Woodworking is certainly its own unique art form — blending skill, an eye for detail, and a passion for perfection — resulting in some of the most remarkable pieces of custom art and furniture out there. At Plymouth Harbor, we’re lucky to have so many talented woodworkers among us.
At any one time, there is no telling how many projects are going on down in the Wellness Center Wood Shop. Many would consider this passion as a hobby, although for some, it’s safe to say it has turned into a bit of a “second career.” Plymouth Harbor in particular has benefited countless times from the generosity of these skilled craftsmen who reside right under our roof. As an example, in 2015, residents Graham “Barky” Barkhuff, Tom Elliott, and Gene Heide helped dramatically improve the entrance to MacNeil Chapel with the chapel doors they constructed to hold new stained glass panels the Barkhuffs donated, along with a new storage cabinet for Chapel supplies.
Most recently, Plymouth Harbor enlisted Dr. Heide’s help in building custom service cabinets for our Dining Services department (pictured above). He agreed and set to work outlining the project as requested, ensuring each detail complemented the Mayflower Restaurant in both appearance and design.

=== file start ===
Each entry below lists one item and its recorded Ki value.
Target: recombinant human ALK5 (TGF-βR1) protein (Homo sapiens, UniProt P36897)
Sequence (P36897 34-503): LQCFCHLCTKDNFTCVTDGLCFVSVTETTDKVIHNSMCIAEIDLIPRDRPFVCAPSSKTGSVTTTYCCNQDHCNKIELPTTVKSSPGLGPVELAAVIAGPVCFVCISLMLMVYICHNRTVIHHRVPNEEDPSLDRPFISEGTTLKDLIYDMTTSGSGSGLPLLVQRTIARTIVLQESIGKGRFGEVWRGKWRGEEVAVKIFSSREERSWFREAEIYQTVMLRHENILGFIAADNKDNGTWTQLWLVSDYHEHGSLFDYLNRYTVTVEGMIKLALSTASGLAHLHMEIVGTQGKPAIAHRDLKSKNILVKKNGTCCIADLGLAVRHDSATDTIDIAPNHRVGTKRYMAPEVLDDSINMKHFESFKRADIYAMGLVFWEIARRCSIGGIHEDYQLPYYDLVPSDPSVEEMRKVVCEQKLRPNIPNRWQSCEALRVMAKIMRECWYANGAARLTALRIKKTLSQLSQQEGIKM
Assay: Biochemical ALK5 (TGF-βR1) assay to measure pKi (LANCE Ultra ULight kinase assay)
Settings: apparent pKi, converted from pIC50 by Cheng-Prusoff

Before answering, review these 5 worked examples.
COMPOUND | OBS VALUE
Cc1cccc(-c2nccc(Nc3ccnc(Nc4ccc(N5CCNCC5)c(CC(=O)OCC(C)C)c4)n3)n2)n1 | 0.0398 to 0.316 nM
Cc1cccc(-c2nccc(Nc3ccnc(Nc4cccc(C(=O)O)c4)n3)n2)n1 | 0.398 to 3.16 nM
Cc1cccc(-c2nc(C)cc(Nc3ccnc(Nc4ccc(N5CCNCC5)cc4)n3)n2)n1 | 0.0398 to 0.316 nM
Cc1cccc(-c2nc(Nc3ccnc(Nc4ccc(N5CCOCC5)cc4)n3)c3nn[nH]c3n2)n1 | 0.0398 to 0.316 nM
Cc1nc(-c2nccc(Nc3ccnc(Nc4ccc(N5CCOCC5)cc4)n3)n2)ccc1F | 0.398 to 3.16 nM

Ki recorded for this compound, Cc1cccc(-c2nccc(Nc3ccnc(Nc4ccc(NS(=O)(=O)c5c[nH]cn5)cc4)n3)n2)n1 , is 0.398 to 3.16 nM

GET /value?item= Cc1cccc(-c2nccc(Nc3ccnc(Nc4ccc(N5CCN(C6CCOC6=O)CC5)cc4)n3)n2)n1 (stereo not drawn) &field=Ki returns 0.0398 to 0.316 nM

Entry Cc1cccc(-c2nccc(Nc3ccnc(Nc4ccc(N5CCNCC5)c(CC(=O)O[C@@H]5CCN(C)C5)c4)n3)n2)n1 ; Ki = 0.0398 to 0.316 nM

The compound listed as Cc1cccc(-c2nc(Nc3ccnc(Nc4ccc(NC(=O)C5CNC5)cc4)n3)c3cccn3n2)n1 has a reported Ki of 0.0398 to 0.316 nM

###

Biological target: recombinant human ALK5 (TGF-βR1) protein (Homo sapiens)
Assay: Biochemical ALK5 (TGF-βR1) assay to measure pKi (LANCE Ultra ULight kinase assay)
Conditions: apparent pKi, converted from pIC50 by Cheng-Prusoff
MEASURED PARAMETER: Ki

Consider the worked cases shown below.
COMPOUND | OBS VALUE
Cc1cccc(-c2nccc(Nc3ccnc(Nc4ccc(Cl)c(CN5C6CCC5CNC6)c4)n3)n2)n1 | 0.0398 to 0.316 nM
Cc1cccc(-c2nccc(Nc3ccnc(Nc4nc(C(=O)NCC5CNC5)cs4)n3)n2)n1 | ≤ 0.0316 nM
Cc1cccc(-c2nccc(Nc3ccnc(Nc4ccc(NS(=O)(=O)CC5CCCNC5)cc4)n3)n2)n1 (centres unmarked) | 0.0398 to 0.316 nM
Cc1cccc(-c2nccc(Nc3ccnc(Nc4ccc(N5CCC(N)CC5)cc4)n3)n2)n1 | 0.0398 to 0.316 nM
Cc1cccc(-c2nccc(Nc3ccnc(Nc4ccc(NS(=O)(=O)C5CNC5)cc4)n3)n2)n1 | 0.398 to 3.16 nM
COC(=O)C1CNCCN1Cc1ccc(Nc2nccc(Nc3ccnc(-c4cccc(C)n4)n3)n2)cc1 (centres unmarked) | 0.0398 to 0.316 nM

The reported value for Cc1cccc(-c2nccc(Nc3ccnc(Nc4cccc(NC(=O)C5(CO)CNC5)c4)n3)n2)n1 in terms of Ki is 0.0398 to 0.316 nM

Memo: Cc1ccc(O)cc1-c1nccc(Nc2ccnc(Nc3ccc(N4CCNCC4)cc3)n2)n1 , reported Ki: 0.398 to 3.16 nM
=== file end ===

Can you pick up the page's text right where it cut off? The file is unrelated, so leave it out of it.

Eventually, the project became a resident-staff collaboration as members of our Maintenance Department (Hugh Kelly and painter Jim Oates)stepped up to help Dr. Heide install the final pieces and complete the finishing touches on each cabinet. Today, you may (or may not) notice these four new cabinets throughout the restaurant, located by the pillars and blending in perfectly. These new additions aid our servers by providing storage and a place to set their trays, without taking away from the overall dining ambiance.
With these craftsmen showing such dedication to their hobby, some may wonder how the interest was sparked. For Dr. Heide, it began when he was only six years old. His father had recently acquired a pearl-handle pocket knife, which Dr. Heide and his brother both wanted. His father, always pushing education, said he would give it to the person who came home with the best grades that semester. Naturally, Dr. Heide, a first-grader, won against his sixth-grade brother. “I won easily,” he laughs. “And I’ve carried a pocket knife ever since.”
Over the years, Dr. Heide has perfected his skills. From carving play swords and guns out of the sugar pine crates oranges used to come in to working with a cabinet maker for a summer, he’s had his fair share of projects — including cabinets, desks, bookshelves, carvings, and mending items for fellow residents. Today, Dr. Heide certainly stays busy, whether it is working on an entirely new project or improving pieces of furniture found in his home.
“I like to make things better than they were before,” he says. “I’ve always liked that notion: ‘leave a place better than you found it.’” There is no question: after a piece of wood finds its way into the Plymouth Harbor Wood Shop, it will come out looking better than ever.
As a show of appreciation, many who have benefited from the Wood Shop’s talent have made donations to the fund, which is held by The Plymouth Harbor Foundation. These funds are used to purchase supplies and tools for the Wood Shop.